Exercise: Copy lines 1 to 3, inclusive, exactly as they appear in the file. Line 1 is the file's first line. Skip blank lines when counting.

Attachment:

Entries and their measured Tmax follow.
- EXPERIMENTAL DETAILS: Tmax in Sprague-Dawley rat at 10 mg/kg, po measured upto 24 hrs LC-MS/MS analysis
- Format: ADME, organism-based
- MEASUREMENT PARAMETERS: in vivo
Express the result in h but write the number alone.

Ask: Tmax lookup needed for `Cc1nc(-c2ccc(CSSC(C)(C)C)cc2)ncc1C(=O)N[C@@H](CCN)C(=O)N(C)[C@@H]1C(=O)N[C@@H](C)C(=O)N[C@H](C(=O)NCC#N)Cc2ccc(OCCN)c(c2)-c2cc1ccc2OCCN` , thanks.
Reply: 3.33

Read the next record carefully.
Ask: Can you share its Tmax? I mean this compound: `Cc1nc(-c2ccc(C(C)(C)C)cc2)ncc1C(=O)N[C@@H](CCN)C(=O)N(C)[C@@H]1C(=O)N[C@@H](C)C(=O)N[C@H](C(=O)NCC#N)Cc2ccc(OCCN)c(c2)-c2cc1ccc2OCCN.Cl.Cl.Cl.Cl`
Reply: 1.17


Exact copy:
Entries and their measured Tmax follow.
- EXPERIMENTAL DETAILS: Tmax in Sprague-Dawley rat at 10 mg/kg, po measured upto 24 hrs LC-MS/MS analysis
- Format: ADME, organism-based